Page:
I have an idea about the uniformity of infinity between $aleph_0$ and $aleph_1$, motivated by directly disputing Cantor’s proof which I learned of in my discrete mathematics class. I’m going to skip all the formalization of this proof that I’ve written out for brevity’s sake, but I’m rather convinced of it. Surely, I cannot be right, so I’m looking for some criticism on where it is wrong.

The formalized version states that if we prove $(0,1)$ is countably infinite, then $(-infty,infty)$ is. I can explain my reasoning for this if you’d like.

Now this proof relies on Byers’ demonstration I learned about in grade-school that a repeating radix-point number can be represented in two equivalent ways:

$$

x=0.overline1_2text{; definition}\

10_2x=1.overline1_2text{; multiply both sides by radix}\

10_2x=1_2+0.overline1_2text{; decompose into sum substituents}\

10_2x=1_2+xtext{; substitute}\

x=1_2text{; subtract both sides by }x\

$$

The generation of the sequence $(0,1)$ we’ll use to run against Cantor’s diagonal proof is written out with three parts here in a brief, not particularly rigorous manner. Hopefully it’s still rigorous enough to be convincing — if you’re not convinced with the first two steps, just start at step 3, since the first two steps are just contextual. It’ll be done in radix-two, or binary, for consistency with the above demonstration.

Step 1: Enumerate 0 and all positive integers in ascending order — prepend leading zeros for uniformity’s sake. Use each value as the row index.

- $…00000$
- $…00001$
- $…00010$
- $…00011$
- $…00100$

Step 2: Treat each number like a string of symbols are reverse it.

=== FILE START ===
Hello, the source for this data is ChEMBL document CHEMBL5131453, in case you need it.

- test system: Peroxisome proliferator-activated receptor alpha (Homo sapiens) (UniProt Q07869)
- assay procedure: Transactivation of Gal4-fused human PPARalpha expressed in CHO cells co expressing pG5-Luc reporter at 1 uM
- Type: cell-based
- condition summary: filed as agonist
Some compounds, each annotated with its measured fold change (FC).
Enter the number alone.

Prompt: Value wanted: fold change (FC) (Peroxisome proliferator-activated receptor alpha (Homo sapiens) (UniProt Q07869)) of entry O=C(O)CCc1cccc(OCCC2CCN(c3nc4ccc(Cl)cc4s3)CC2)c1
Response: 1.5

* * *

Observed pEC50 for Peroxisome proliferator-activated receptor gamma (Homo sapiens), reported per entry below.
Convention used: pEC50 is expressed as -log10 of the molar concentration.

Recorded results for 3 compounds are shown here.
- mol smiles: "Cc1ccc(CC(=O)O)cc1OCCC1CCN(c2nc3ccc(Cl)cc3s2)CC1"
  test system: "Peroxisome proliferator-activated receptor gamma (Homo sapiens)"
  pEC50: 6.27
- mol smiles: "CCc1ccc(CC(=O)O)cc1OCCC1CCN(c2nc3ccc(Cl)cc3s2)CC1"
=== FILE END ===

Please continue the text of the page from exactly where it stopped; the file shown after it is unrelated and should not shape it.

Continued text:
- $00000…$
- $10000…$
- $01000…$
- $11000…$
- $00100…$

Step 3: Prepend bicimal point. Recall that trailing zeros are insignificant.

- $0.00000…$
- $0.10000…$
- $0.01000…$
- $0.11000…$
- $0.00100…$

Run this through Cantor’s diagonal test to generate a unique number (ignoring everything before the bicimal point). Note that the last digit in this sequence is $0.overline1_2$, which is $1$. There are two numbers you can arrive at: $0.overline10$ and $0.overline1$, depending on how you want to view “reaching the end”. For the former, you can say that Cantor’s proof relies on their being an infinitesimal in order to generate a unique number, which means the series is countable in the first place. For the latter, that number is the final number in our sequence by definition: $1$, so it’s not unique.

A caveat of this method is that irrational and transcendental numbers cannot currently be found in the series in a finite number of steps due to their nature of not being perfectly expressible in a radix-point number. I’m not particularly supporting the idea that there really is only one form of infinity, but more disputing Cantor’s proof stating that there is. The call in this is that Cantor’s proof isn’t rigorous, and that proving different infinities requires a definition for the set of irrational and transcendental numbers that is not based on other sets.

Despite the lack of rigorousness in this post, I still would like all criticism, including that of the lack of rigor, and ways to better articulate what I’m saying. Feel free to submit edits or comments and I’ll revise the post.

Most importantly, is there anything in the literature that discusses this idea already?